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Minorities in the Israeli Military, 1948–58

Randall S. Geller

This will be the first study to explore the attitudes and policies on all sides of the majority/minority divide in Israel during the state’s formative decade, and how the social, political, and strategic decisions made vis-à-vis the non-Jewish populations then continue to impact this unique Middle Eastern state today. While land, labor, and settlement policies, or the educational, legal, or political systems could have been used to explore majority-minority relations in Israel between 1948-1958, I have chosen to do so through the prism of the army – in theory, the state’s most unifying social institution.

The central questions investigated in this study are; how did the leadership of the Jewish majority balance its declared commitment to the state’s democratic ideals and the principle of equality on the one hand, and its commitment to creating a Jewish state and ensuring its security on the other? Was the army – charged with instilling Zionist patriotism in Jewish youth – prepared to absorb and integrate Arabs, who constituted the overwhelming majority of the non-Jewish minorities? Would the state’s minority groups be viewed as trustworthy and loyal enough to serve in the army? Furthermore, how would (potential) Arab military service impact the educational mission, and particularly the simultaneously transformative and integrative effort the army was charged with carrying out among Jews?

While a specialized work in the fields of Israel and Middle Eastern Studies, this book should appeal to all students interested in majority/minority relations and the state-building process in newly-emerging democratic societies.
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Lexington Books
Pages: 270Size: 6 x 9
978-1-4985-4163-3 • Hardback • August 2017 • $100.00 • (£70.00)
978-1-4985-4164-0 • eBook • August 2017 • $95.00 • (£65.00) (coming soon)
Randall S. Geller is a visiting scholar at the Schusterman Center for Israel Studies of Brandeis University, lecturer in the Liberal Arts Department at the Massachusetts College of Art and Design, and lecturer in history at Emmanuel College.
Chapter 1: David Ben-Gurion and the Dilemma of Arab Service in the Israel Defense Forces
Chapter 2: The Background to and Formation of the Minorities Unit in 1948
Chapter 3: Druze and Jews after the Transition to Statehood, Fall 1948 to Early 1949
Chapter 4: The Druze and the State, 1949–53, Culminating in a Short-Term Druze Conscription Plan
Chapter 5: An Abortive Effort to Draft the Entire Arab Population, 1954
Chapter 6: The Druze Draft, 1956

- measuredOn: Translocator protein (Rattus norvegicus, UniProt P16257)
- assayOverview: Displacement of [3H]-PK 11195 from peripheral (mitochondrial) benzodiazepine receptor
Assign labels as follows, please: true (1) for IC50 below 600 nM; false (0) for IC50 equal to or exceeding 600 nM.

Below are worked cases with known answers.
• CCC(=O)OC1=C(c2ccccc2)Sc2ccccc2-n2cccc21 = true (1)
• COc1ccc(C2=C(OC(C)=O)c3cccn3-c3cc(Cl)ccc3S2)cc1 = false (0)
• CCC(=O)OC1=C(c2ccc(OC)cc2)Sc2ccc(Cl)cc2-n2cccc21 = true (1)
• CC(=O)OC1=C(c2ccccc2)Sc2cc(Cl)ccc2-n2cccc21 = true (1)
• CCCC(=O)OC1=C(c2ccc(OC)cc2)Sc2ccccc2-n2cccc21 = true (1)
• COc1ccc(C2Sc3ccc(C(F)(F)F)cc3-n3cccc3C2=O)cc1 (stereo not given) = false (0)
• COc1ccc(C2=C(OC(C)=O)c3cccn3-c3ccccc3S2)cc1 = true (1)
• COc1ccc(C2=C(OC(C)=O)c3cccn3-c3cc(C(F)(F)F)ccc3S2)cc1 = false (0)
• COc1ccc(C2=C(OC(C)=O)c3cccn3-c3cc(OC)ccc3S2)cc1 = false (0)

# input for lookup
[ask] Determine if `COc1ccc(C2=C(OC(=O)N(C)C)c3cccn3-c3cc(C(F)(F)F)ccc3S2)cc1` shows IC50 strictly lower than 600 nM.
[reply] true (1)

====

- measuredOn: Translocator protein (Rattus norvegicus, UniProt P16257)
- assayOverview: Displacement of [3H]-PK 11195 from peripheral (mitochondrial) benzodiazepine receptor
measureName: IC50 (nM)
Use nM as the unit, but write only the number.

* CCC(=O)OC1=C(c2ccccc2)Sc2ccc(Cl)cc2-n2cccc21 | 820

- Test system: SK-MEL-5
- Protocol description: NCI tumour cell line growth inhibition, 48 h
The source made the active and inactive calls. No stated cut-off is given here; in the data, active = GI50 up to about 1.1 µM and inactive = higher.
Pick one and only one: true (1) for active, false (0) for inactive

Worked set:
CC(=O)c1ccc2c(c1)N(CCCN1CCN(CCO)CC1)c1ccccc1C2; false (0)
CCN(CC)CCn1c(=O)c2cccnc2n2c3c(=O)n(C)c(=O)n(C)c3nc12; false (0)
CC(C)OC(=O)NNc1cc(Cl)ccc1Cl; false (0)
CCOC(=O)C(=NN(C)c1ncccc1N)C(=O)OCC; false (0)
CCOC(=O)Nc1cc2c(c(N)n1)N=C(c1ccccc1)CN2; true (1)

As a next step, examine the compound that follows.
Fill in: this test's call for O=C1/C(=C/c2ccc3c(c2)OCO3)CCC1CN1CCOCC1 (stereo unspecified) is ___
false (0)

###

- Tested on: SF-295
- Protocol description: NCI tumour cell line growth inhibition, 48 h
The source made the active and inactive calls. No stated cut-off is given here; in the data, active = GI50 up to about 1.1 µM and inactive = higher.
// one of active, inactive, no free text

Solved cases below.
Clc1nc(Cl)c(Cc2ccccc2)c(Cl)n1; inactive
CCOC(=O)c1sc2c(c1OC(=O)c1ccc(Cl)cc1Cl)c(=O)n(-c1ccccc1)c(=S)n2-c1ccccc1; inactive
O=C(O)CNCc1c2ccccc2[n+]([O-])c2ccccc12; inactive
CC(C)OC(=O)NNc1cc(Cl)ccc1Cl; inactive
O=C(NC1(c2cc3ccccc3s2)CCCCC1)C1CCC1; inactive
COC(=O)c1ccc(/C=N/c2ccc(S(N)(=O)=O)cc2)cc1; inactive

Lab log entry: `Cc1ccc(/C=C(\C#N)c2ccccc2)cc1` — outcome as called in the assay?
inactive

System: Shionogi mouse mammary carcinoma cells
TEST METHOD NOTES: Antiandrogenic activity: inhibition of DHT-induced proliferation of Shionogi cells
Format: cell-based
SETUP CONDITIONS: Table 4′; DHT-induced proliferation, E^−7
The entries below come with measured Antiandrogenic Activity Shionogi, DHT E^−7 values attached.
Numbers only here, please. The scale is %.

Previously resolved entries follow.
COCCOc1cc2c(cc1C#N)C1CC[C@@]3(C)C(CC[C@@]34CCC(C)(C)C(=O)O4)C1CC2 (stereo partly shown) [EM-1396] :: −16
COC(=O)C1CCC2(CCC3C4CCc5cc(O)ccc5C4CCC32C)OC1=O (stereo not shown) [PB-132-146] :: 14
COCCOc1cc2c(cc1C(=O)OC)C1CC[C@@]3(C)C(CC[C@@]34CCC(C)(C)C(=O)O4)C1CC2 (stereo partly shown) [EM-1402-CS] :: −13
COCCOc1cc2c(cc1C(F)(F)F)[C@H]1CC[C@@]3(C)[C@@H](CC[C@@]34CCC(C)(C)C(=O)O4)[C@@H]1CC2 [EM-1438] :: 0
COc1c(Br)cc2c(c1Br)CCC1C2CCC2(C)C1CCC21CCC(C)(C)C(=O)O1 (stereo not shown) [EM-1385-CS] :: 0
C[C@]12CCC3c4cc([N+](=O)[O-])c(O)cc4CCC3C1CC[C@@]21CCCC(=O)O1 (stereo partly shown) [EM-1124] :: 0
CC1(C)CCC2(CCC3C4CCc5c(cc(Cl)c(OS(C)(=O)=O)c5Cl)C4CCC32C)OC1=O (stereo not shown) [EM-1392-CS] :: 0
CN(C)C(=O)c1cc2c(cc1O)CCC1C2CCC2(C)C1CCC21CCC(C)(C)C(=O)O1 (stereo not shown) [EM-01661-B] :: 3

Chapter 7: The Rise and Demise of a Christian Arab Unit
Chapter 8: Bedouin Service in the IDF, 1948–57
Chapter 9: The Recruitment and Conscription of the Circassian Community into the Israel Defense Forces, 1948–58
Chapter 10: Conclusion
Minorities in the Israeli Military, 1948–58 is a unique and original prism to view the challenge Israel faced as it set out to become both a Jewish and democratic state. With exhaustive research into Arabic and Hebrew sources, Randall S. Geller illuminates the dilemmas of integrating non-Jewish minorities—Muslims, Christians, Druze, and Circassians—into the army of a Jewish state that faced the threat from brethren of its own citizens living across its borders. The successes and failures of integration during those early years impact Israel through to the present. This scrupulous and well-written assessment is essential for many courses in Israel studies and Middle Eastern studies as well for those engaged with understanding a complicated region.
S. Ilan Troen, Brandeis University

Israel’s future as a democratic state depends in large part on the successful integration of its non-Jewish citizens. Randall S. Geller’s study of the first decade of Israeli policies on conscripting Christian, Druze, and Muslim men into the IDF provides invaluable context for this essential issue. His ability to access Hebrew-language and other primary sources makes Minorities in the Israeli Military, 1948–58 a work of significant scholarship, providing insights that should be widely disseminated.
William F.S. Miles, Northeastern University

Randall S. Geller has written a remarkably interesting and lucid book on the conscription policies and practices of the newly emergent State of Israel towards its Arab minority during the first decade of statehood. Especially enlightening are his chapters on the role of conscription in serving Israeli foreign policy objectives, such as the relationship between conscripting Druze and creating divisions amongst Israel’s foes, the very practical difficulties of transforming the minority into an effective fighting force, and squaring these objectives within a normative framework that seemingly wanted to include the non-Jewish minorities into the State body politic. The reader is left to judge whether Israel missed a window of opportunity to fully integrate its Arab citizens.
Hillel Frisch, Bar-Ilan University